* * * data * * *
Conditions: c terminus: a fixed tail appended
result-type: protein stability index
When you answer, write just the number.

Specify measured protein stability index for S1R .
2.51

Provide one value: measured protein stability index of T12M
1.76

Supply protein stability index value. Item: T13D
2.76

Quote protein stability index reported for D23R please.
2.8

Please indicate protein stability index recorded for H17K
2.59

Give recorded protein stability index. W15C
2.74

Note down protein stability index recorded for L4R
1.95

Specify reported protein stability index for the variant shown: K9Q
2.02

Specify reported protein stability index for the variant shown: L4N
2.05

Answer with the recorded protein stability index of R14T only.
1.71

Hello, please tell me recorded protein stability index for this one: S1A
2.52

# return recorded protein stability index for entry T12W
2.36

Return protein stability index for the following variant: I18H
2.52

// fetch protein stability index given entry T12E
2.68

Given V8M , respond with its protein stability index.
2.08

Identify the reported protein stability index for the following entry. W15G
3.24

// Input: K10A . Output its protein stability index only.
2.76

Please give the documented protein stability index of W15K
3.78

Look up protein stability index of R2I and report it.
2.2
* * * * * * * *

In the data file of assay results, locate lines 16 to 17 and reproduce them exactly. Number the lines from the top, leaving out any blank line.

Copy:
Note down protein stability index recorded for L4R
1.95